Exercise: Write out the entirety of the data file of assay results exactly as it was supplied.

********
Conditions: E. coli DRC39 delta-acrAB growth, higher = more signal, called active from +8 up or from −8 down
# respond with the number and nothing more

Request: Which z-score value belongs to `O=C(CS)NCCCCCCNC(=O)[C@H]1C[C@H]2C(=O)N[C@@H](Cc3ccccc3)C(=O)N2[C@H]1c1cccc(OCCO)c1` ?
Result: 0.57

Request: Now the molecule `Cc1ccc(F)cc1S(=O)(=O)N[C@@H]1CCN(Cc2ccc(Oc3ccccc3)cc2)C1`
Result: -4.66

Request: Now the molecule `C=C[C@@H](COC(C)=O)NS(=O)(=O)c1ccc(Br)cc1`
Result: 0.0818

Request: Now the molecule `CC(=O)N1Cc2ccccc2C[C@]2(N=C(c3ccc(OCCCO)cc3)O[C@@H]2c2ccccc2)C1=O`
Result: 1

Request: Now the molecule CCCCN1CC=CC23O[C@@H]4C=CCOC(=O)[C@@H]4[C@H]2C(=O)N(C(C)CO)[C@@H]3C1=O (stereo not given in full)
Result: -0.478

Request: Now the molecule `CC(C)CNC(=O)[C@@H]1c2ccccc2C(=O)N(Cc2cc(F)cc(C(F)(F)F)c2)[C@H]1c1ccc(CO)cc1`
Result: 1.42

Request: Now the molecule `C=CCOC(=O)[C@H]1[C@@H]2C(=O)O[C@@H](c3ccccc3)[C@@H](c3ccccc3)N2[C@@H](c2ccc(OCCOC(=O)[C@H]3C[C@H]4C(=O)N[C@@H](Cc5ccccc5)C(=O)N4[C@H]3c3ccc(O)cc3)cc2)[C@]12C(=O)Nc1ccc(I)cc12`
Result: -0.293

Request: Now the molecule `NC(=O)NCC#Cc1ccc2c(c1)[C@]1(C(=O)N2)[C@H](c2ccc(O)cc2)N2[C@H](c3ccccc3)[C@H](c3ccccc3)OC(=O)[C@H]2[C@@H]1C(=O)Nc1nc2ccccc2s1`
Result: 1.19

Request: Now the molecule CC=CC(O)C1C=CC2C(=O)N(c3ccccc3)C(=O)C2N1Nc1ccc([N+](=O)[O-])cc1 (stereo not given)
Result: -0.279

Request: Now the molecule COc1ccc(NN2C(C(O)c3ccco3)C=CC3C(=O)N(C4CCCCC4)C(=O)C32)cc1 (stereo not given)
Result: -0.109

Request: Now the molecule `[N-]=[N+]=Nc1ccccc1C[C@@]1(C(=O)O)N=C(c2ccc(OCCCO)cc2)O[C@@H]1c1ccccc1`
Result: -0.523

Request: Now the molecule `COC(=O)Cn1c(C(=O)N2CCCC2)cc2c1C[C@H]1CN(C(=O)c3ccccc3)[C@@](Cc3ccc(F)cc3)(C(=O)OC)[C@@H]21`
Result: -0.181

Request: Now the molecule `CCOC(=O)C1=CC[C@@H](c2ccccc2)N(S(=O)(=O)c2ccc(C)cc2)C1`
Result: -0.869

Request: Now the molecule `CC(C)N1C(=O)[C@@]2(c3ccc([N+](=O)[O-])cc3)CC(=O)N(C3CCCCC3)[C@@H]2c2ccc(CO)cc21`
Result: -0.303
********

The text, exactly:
Conditions: E. coli DRC39 delta-acrAB growth, higher = more signal, called active from +8 up or from −8 down
# respond with the number and nothing more

Request: Which z-score value belongs to `O=C(CS)NCCCCCCNC(=O)[C@H]1C[C@H]2C(=O)N[C@@H](Cc3ccccc3)C(=O)N2[C@H]1c1cccc(OCCO)c1` ?
Result: 0.57

Request: Now the molecule `Cc1ccc(F)cc1S(=O)(=O)N[C@@H]1CCN(Cc2ccc(Oc3ccccc3)cc2)C1`
Result: -4.66

Request: Now the molecule `C=C[C@@H](COC(C)=O)NS(=O)(=O)c1ccc(Br)cc1`
Result: 0.0818

Request: Now the molecule `CC(=O)N1Cc2ccccc2C[C@]2(N=C(c3ccc(OCCCO)cc3)O[C@@H]2c2ccccc2)C1=O`
Result: 1

Request: Now the molecule CCCCN1CC=CC23O[C@@H]4C=CCOC(=O)[C@@H]4[C@H]2C(=O)N(C(C)CO)[C@@H]3C1=O (stereo not given in full)
Result: -0.478

Request: Now the molecule `CC(C)CNC(=O)[C@@H]1c2ccccc2C(=O)N(Cc2cc(F)cc(C(F)(F)F)c2)[C@H]1c1ccc(CO)cc1`
Result: 1.42

Request: Now the molecule `C=CCOC(=O)[C@H]1[C@@H]2C(=O)O[C@@H](c3ccccc3)[C@@H](c3ccccc3)N2[C@@H](c2ccc(OCCOC(=O)[C@H]3C[C@H]4C(=O)N[C@@H](Cc5ccccc5)C(=O)N4[C@H]3c3ccc(O)cc3)cc2)[C@]12C(=O)Nc1ccc(I)cc12`
Result: -0.293

Request: Now the molecule `NC(=O)NCC#Cc1ccc2c(c1)[C@]1(C(=O)N2)[C@H](c2ccc(O)cc2)N2[C@H](c3ccccc3)[C@H](c3ccccc3)OC(=O)[C@H]2[C@@H]1C(=O)Nc1nc2ccccc2s1`
Result: 1.19

Request: Now the molecule CC=CC(O)C1C=CC2C(=O)N(c3ccccc3)C(=O)C2N1Nc1ccc([N+](=O)[O-])cc1 (stereo not given)
Result: -0.279

Request: Now the molecule COc1ccc(NN2C(C(O)c3ccco3)C=CC3C(=O)N(C4CCCCC4)C(=O)C32)cc1 (stereo not given)
Result: -0.109

Request: Now the molecule `[N-]=[N+]=Nc1ccccc1C[C@@]1(C(=O)O)N=C(c2ccc(OCCCO)cc2)O[C@@H]1c1ccccc1`
Result: -0.523

Request: Now the molecule `COC(=O)Cn1c(C(=O)N2CCCC2)cc2c1C[C@H]1CN(C(=O)c3ccccc3)[C@@](Cc3ccc(F)cc3)(C(=O)OC)[C@@H]21`
Result: -0.181

Request: Now the molecule `CCOC(=O)C1=CC[C@@H](c2ccccc2)N(S(=O)(=O)c2ccc(C)cc2)C1`
Result: -0.869

Request: Now the molecule `CC(C)N1C(=O)[C@@]2(c3ccc([N+](=O)[O-])cc3)CC(=O)N(C3CCCCC3)[C@@H]2c2ccc(CO)cc21`
Result: -0.303